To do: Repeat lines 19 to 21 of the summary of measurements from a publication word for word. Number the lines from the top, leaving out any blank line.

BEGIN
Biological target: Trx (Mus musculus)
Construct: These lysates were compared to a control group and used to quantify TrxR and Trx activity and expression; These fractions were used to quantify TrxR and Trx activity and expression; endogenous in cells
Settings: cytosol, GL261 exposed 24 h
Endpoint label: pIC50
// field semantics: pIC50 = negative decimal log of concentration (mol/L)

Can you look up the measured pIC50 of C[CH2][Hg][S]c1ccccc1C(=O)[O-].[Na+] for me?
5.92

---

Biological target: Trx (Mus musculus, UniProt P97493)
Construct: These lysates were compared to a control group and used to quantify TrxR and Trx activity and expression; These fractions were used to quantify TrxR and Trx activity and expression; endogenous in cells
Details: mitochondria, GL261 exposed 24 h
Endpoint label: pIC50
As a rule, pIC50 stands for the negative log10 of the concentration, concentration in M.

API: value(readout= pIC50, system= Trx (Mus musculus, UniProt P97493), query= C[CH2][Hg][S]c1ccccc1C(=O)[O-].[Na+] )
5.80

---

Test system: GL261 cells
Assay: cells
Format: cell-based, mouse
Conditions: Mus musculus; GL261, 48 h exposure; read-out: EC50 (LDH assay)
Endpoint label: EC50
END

Format: cell-based, mouse
Conditions: Mus musculus; GL261, 48 h exposure; read-out: EC50 (LDH assay)
Endpoint label: EC50